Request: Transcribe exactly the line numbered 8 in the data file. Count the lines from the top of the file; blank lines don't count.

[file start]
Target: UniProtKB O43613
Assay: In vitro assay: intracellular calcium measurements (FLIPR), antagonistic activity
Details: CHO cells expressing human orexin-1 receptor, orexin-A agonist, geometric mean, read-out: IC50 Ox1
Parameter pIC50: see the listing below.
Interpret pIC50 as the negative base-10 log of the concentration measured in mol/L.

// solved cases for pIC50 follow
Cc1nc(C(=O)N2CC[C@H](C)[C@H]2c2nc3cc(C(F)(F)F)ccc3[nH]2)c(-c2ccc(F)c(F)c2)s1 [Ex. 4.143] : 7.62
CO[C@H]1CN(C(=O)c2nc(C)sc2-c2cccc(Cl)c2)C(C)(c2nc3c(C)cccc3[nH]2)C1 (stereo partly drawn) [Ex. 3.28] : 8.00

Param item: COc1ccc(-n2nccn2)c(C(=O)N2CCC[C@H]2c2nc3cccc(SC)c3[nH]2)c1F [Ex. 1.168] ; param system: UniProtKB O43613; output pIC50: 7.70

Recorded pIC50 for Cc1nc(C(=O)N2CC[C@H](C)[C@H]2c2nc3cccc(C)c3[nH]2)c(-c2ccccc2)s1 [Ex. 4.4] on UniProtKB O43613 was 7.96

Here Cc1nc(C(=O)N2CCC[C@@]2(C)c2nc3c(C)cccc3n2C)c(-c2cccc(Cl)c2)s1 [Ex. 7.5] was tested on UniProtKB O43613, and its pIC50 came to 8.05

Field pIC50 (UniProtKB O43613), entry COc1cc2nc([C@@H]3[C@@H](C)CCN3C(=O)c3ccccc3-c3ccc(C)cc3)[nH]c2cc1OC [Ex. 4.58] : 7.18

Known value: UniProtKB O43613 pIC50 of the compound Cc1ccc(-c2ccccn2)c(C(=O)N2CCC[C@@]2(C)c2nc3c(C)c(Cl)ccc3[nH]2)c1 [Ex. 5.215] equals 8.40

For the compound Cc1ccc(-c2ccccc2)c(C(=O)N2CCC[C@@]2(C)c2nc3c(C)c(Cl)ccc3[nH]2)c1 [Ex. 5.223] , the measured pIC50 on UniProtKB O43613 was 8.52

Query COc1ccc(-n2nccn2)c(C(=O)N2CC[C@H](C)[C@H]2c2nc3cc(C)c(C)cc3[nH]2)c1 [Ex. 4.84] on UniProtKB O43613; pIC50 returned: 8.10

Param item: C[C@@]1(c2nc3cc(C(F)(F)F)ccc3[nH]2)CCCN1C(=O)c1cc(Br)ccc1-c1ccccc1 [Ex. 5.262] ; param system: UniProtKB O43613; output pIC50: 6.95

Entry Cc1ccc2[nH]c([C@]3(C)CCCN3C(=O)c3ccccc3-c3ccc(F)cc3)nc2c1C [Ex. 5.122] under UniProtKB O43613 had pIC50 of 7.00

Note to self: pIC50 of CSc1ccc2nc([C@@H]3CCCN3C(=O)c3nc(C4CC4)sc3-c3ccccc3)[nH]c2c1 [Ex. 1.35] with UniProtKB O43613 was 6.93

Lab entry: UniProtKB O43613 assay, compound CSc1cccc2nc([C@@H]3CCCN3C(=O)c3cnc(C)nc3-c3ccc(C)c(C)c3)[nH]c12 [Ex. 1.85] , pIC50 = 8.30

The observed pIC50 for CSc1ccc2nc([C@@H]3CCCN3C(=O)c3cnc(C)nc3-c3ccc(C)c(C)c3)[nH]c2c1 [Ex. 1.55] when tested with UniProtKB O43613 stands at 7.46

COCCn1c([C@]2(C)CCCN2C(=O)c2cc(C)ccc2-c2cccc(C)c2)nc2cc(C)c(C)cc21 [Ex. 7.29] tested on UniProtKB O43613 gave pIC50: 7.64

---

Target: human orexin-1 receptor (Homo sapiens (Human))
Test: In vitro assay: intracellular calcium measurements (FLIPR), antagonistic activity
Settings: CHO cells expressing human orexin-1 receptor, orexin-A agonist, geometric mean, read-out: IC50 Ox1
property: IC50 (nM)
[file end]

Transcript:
CO[C@H]1CN(C(=O)c2nc(C)sc2-c2cccc(Cl)c2)C(C)(c2nc3c(C)cccc3[nH]2)C1 (stereo partly drawn) [Ex. 3.28] : 8.00